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Non-Standard Parameter Adaptation for Exploratory Data Analysis

  • Book
  • © 2009


  • Presents novel methods of parameter adaptation in machine learning
  • Valuable contribution to create a true artificial intelligence
  • Recent research in Reinforcement learning, cross entropy and artificial immune systems for exploratory data analysis

Part of the book series: Studies in Computational Intelligence (SCI, volume 249)

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Table of contents (11 chapters)


About this book

Exploratory data analysis, also known as data mining or knowledge discovery from databases, is typically based on the optimisation of a specific function of a dataset. Such optimisation is often performed with gradient descent or variations thereof. In this book, we first lay the groundwork by reviewing some standard clustering algorithms and projection algorithms before presenting various non-standard criteria for clustering. The family of algorithms developed are shown to perform better than the standard clustering algorithms on a variety of datasets.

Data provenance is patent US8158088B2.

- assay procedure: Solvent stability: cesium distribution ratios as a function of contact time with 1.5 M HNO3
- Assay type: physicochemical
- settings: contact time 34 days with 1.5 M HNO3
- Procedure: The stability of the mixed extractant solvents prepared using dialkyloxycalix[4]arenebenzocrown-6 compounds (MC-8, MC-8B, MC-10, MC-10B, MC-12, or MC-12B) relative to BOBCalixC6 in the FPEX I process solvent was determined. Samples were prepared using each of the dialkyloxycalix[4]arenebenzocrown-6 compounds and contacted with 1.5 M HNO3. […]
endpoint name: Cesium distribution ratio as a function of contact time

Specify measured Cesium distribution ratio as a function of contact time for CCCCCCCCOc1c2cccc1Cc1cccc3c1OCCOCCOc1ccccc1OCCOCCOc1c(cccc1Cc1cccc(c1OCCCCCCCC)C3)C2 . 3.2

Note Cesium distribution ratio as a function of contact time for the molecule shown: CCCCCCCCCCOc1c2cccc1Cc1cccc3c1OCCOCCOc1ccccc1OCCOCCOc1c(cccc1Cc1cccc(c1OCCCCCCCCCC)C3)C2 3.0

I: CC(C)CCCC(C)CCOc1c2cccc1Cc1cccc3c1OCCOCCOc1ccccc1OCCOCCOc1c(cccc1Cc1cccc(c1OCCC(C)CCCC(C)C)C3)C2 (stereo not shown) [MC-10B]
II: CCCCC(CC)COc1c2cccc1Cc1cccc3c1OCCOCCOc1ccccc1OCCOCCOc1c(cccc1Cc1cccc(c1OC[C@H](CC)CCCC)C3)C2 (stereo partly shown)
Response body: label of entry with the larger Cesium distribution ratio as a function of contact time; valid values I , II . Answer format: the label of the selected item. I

We then consider extensions of the basic mappings which maintain some topology of the original data space. Finally we show how reinforcement learning can be used as a clustering mechanism before turning to projection methods.

We show that several varieties of reinforcement learning may also be used to define optimal projections for example for principal component analysis, exploratory projection pursuit and canonical correlation analysis. The new method of cross entropy adaptation is then introduced and used as a means of optimising projections. Finally an artificial immune system is used to create optimal projections and combinations of these three methods are shown to outperform the individual methods of optimisation.

Authors and Affiliations

  • Computer Engineering Department, Faculty of Engineering, Islamic University of Gaza, Gaza, Palestine

    Wesam Ashour Barbakh

  • Coastal and Marine Resources Centre, University College Cork, Irish Naval Base, Haulbowline, Cobh, Co. Cork, Ireland

    Ying Wu

  • School of Computing, Applied Computational Intelligence, Research Unit, University of the West of Scotland, Paisley, Scotland, UK

    Colin Fyfe

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